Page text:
Overdrive and Distortion Pedals

Andertons Music Co. has one of the world's largest selections of overdrive and distortion pedals. Scroll down to view our entire range, or use the category tiles below to see our best-selling, new and premium overdrive/distortion pedals - plus more!

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Overdrive and Distortion Pedals

There’s a seemingly endless list of options when it comes to overdrive and distortion pedals. Whether you’re after an ultra-hot distortion for metal, a bluesy overdrive, or just a gain booster for your solos - we’ve got you covered!

Overdrive

The classic overdrive pedal will cover a multitude of genres. From Led Zeppelin to B.B. King, all the great blues and rock players rely heavily on their overdrive pedals. The BOSS Blues Driver has long been a staple, as has the Ibanez Tube Screamer - both giving their own spin on the classic overdrive sound.

In more recent years, the legendary Klon Centaur has become an often-imitated pedal design. We stock some great pedals from RYRA, Wampler and Tone City that closely replicate this iconic sound.

If you’re after something with a little more grunt, the Fulltone OCD is a much-loved pedal, with the V2 now available. This pedal really bridges the gap between overdrive and distortion, making it incredibly versatile.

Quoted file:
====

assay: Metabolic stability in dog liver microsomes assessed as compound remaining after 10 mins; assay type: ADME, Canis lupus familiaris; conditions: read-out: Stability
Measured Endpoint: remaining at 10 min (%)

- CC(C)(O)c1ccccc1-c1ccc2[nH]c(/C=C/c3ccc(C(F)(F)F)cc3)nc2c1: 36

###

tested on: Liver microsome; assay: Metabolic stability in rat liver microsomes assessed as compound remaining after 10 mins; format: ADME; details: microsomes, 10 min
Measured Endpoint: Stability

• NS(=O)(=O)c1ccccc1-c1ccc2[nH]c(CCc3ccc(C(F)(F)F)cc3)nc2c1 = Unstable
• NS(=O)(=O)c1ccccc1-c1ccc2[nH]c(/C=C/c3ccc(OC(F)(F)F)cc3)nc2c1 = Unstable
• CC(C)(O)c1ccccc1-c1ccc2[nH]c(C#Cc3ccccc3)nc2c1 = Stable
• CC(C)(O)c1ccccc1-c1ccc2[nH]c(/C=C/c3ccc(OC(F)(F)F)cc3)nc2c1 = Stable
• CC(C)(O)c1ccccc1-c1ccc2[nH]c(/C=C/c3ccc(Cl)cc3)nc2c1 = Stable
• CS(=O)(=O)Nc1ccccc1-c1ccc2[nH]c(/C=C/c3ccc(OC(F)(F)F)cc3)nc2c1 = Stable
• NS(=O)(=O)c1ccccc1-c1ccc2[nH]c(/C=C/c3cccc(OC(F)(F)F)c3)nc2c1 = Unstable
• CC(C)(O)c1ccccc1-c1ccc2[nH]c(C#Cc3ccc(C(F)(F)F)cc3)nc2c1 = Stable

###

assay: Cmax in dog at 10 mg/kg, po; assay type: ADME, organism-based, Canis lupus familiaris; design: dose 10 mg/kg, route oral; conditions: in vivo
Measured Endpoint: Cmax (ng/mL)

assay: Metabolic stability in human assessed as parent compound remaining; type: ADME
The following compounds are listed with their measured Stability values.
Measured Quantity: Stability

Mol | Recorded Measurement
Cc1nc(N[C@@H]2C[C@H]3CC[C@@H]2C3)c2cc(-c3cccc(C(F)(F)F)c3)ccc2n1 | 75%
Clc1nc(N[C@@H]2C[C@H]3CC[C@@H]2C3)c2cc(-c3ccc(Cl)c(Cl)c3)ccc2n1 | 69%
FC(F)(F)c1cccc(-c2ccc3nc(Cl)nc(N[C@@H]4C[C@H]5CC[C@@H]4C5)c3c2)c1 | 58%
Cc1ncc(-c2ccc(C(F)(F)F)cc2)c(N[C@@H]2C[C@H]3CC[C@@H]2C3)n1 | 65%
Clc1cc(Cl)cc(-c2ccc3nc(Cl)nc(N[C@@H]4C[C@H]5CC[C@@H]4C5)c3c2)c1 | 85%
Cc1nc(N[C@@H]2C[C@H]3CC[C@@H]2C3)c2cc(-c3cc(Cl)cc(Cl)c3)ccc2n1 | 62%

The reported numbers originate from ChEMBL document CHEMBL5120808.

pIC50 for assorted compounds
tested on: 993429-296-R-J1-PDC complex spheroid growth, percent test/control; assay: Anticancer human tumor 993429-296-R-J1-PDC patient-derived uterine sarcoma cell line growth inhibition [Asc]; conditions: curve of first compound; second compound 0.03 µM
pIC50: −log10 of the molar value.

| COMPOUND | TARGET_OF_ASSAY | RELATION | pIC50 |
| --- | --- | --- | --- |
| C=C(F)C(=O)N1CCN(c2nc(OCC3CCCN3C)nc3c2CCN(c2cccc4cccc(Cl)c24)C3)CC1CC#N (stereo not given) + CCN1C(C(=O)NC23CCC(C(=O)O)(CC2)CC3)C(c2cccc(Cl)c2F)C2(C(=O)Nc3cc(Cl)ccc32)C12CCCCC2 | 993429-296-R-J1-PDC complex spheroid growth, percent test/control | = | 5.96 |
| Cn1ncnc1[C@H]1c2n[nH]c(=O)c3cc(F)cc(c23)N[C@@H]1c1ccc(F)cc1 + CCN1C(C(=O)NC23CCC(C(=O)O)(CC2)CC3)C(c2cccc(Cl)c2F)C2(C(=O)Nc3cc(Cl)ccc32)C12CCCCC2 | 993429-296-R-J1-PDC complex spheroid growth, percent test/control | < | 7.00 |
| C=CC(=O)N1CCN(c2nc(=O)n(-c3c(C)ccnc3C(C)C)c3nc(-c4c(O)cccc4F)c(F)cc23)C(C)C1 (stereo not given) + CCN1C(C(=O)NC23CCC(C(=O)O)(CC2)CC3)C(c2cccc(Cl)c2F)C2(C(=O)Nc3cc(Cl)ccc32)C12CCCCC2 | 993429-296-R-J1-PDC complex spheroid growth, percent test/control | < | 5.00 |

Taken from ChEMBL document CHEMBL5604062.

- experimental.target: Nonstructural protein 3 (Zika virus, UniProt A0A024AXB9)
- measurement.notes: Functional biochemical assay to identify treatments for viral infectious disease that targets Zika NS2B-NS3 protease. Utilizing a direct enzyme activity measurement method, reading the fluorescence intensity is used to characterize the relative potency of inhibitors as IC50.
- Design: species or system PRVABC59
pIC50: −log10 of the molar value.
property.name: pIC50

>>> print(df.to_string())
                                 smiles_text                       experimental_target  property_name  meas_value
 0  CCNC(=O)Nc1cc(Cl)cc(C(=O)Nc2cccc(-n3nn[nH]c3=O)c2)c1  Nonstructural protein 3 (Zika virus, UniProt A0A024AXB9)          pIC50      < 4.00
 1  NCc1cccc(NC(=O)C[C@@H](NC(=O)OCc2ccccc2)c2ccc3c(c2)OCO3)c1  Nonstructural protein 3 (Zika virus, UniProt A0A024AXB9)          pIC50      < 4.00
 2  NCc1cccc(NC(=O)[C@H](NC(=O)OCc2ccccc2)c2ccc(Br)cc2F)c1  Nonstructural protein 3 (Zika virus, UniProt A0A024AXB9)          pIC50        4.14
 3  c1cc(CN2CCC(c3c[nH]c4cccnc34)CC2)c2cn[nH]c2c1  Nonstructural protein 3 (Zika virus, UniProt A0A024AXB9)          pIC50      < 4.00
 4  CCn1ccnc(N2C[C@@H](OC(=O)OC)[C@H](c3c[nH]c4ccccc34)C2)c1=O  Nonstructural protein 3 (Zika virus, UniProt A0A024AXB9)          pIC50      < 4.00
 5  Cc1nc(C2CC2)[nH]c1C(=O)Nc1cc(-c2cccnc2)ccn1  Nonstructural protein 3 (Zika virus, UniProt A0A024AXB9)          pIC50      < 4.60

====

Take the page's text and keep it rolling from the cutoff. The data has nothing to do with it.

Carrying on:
Distortion

If you're more of a high-gain player, we have a great range of distortion pedals too. From the game-changing Boss DS-1 to the ProCo RAT or the MXR Distortion Plus - we’re bound to have something to suit your needs!

Amp-Style Pedals

There are a few brands that even make pedal-formatted versions of their amps. This means that you can achieve a sound that closely imitates some formidable amplifiers for a mere fraction of their prices. From the Friedman BE-OD and Diezel VH4-2 to the MXR EVH 5150 - we’ve got a truly great range to choose from.

Buyer's Guide

To find out more about distortion and overdrive pedals, check out our extensive guide.

Overdrive Pedal FAQs

What's the difference between overdrive and distortion pedals?

An overdrive pedal aims to naturally push your amp's valves harder to create a natural-sounding breakup. In some instances, an overdrive pedal will aim to mimic this effect, particularly useful if you don't have a valve amp. By contrast, distortion dramatically saturates your guitar signal, changing its character with EQ and clipping.

What's the difference between overdrive and boost pedals?

Some overdrive pedals have clipping circuits that add a small amount of saturation and grit to your signal. A boost pedal pushes the front end of your amp without adding any clipping - the result is usually a noticeable increase in the level of your signal.

Where does an overdrive pedal go in my signal chain?

Overdrive pedals usually go early your chain, after dynamic, volume, filter and pitch-shifter effects. This ensures clarity for the rest of your effects.

Should I have more than 1 overdrive pedal?

While overdrive has a simple and clear purpose, different overdrives have different tonal characters. Many guitarists have multiple overdrives; this will give you more choice over your tone. It will also allow you to stack your overdrive sounds for more complex tones.

What does buffered bypass and true bypass mean?

True bypass means that your signal goes straight through a pedal when it's not engaged, so there's no loss in signal strength. Buffered bypass pedals actively work to boost/restore your signal via internal circuitry to ensure that it remains strong and clear.